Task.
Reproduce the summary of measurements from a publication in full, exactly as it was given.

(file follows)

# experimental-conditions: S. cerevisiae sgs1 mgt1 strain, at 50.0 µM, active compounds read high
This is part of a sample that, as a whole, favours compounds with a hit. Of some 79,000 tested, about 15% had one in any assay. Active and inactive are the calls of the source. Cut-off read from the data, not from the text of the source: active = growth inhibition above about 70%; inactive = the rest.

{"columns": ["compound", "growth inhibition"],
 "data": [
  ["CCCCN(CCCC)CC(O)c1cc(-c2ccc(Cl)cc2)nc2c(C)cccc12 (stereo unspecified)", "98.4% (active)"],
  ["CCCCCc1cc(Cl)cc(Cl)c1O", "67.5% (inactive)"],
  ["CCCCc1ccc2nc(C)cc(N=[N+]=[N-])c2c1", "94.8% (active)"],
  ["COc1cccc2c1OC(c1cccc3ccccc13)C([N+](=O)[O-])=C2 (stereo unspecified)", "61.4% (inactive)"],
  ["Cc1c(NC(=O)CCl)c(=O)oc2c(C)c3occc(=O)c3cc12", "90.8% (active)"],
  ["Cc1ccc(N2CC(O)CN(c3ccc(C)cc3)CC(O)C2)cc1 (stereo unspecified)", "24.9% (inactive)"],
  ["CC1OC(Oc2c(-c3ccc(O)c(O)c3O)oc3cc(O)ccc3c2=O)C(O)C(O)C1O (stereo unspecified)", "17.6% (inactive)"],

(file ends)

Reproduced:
# experimental-conditions: S. cerevisiae sgs1 mgt1 strain, at 50.0 µM, active compounds read high
This is part of a sample that, as a whole, favours compounds with a hit. Of some 79,000 tested, about 15% had one in any assay. Active and inactive are the calls of the source. Cut-off read from the data, not from the text of the source: active = growth inhibition above about 70%; inactive = the rest.

{"columns": ["compound", "growth inhibition"],
 "data": [
  ["CCCCN(CCCC)CC(O)c1cc(-c2ccc(Cl)cc2)nc2c(C)cccc12 (stereo unspecified)", "98.4% (active)"],
  ["CCCCCc1cc(Cl)cc(Cl)c1O", "67.5% (inactive)"],
  ["CCCCc1ccc2nc(C)cc(N=[N+]=[N-])c2c1", "94.8% (active)"],
  ["COc1cccc2c1OC(c1cccc3ccccc13)C([N+](=O)[O-])=C2 (stereo unspecified)", "61.4% (inactive)"],
  ["Cc1c(NC(=O)CCl)c(=O)oc2c(C)c3occc(=O)c3cc12", "90.8% (active)"],
  ["Cc1ccc(N2CC(O)CN(c3ccc(C)cc3)CC(O)C2)cc1 (stereo unspecified)", "24.9% (inactive)"],
  ["CC1OC(Oc2c(-c3ccc(O)c(O)c3O)oc3cc(O)ccc3c2=O)C(O)C(O)C1O (stereo unspecified)", "17.6% (inactive)"],